One last statement about Russia supplying China with their oil. While Russia is the largest supplier of oil, China is the largest consumer of oil. They use oil in all forms of manufacturing. An article in an automotive magazine stated that Ethylene Glycol was becoming scarce due to the amounts being used by China's textile industry. To put in perspective what KKTaylor said about Austria it takes 3.8 liters to make 1 gallon. That is $68.40 a gallon.
February 24, 2011 at 1:48pm
I am not conflicted by the comments... I am merely struck by the idea that this supply and demand observation is new or underhanded The buying and selling of commodities and businesses has been going on since the big business tycoons of long ago...
Do you remember "Ma Bell?" Classic example of a business that was a conglomeration - a massive monopoly... The U.S. government dissolved that set up... This isn't new territory here... Isn't that how it works? A business starts... Does well... Improves... gets bigger... Buys out all similar competition... Becomes a monopoly... Ends up as only one. Rules the scene until opponents or the status quo of the economy can't tolerate the situation further and then takes it apart... Then we start again...
There is something flawed here in the system don't you think?
My purpose bringing this up was to merely state that we should all stop acting as though this was some kind of conspiracy... It's a practice that isn't new.
The same thing happened with entertainment, music, airlines and communication as you mentioned in your last comment.
Why are some people reviewing this like they have never been exposed to the method? It's nothing new.
Regarding the utilities; I understand... For many years Fairbanks, Alaska (where I am from) had its' own utility services (Municipal Utilities Service) - Garbage, water and electricity... Another larger statewide co-op (Golden Valley Electric - GVA) pressured the city to sell and after only a little time the city sold this service due to the fact they only saw immediate dollar signs! Now the rates are sky high and the service is horrible there... I get that larger companies are not so good to the common man...
Maybe a new paradigm for capitalism is in order?
Hah! Let's see that happen!
Oil as a renewable resource? The idea petroleum products are created and unlimited on a natural basis which takes little time to recreate or recover itself is not a theory I would hang my hat on...
I still, with respect do not agree that the continental United states has enough untapped oil is still here to be utilized. The cost to recovery will never make it work and there are not now any "hidden" reserves just waiting for a drill bit...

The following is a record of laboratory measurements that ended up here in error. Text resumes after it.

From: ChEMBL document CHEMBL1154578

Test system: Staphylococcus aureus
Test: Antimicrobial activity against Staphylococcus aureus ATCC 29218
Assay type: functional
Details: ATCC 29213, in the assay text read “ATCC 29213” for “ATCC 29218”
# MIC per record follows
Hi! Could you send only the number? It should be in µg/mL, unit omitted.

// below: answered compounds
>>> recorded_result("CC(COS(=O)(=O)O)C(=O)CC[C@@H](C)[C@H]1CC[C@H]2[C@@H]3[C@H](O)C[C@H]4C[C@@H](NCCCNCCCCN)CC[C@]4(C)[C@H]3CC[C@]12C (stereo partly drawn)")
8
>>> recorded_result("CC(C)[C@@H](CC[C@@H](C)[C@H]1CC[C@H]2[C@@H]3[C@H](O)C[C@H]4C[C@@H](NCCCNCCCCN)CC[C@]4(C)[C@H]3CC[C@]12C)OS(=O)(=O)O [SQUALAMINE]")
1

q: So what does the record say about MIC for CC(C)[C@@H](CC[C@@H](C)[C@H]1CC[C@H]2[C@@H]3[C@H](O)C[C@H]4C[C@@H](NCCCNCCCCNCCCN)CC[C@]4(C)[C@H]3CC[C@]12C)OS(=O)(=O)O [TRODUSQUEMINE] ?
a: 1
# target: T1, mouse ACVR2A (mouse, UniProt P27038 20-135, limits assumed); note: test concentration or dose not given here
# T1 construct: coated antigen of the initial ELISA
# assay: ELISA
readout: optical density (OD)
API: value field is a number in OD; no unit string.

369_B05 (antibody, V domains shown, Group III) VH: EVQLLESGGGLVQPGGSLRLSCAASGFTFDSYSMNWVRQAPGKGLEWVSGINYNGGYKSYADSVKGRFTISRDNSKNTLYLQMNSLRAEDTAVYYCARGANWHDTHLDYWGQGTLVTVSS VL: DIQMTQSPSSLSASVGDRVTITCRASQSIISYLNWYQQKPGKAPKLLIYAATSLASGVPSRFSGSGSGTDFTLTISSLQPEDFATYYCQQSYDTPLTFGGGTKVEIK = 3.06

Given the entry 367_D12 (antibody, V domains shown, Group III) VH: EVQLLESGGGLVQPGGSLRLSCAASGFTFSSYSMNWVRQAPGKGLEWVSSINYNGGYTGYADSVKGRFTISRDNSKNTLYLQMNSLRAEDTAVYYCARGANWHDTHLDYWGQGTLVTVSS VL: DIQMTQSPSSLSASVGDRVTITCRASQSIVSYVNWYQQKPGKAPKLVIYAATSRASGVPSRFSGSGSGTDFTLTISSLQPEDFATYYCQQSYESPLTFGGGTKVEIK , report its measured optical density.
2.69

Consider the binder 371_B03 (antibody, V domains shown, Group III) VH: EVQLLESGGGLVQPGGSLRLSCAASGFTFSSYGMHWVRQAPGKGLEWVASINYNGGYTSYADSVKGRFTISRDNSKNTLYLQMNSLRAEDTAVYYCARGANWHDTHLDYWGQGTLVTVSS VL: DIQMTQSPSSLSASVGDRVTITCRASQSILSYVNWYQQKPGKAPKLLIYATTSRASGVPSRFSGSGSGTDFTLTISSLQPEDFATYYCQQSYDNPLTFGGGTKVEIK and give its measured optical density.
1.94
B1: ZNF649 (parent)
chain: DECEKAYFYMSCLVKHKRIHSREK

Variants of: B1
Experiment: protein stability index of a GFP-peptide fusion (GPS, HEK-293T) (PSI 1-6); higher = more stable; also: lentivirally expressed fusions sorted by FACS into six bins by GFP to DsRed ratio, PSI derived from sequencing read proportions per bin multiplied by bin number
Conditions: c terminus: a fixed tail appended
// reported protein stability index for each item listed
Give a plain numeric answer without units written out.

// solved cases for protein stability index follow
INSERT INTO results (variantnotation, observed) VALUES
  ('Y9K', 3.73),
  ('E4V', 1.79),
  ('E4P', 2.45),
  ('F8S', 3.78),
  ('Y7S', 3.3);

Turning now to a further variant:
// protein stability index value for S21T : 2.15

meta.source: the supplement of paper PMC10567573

I agree we can still use petroleum energy but it will run out eventually... Why not pursue another energy option now?
I am not saying this because I am an "oil hater"...
I am not convinced we can solve our energy needs with ethanol and other similar substitutes... We need all the high fructose corn syrup we can get! LOL!
February 24, 2011 at 3:39pm
I think you have misunderstood my comments. I am not a conspiracy theorist or against a company doing well. I will point out there are laws against monopolies though. I also will point out that never mentioned that the United States have or had enough untapped oil, and while I don't believe that we will run out of petroleum energy I do believe that we need to find other sources. The hydrogen car and electric car is one step in that direction. It is a shame though that the automobile industry has waited until the last couple of years to start on the concept.
As far as being surprised about the supply and demand thing, and people complaining about it being underhanded. Don't be...is it not the case that big business plays off of the uneducated consumer? Just like politics...LOL
February 24, 2011 at 3:50pm
I agree with your last thought very much.
I agree with you that we will be using oil well after my lifetime.
I agree with your position that alternatives such as those you mention are well worth pursuing.
When I was speaking of the theory of naturally self-generating oil, untapped stores undiscovered domestically and the limit of petroleum supply I think I was referring to another post...
I get confused sometimes.
February 24, 2011 at 4:12pm
Jeff no problem. I appreciate our conversation and the mature nature of it.
Thank you very much.
February 26, 2011 at 12:28am
Well we cannot blame Bush for this one considering he is not president anymore.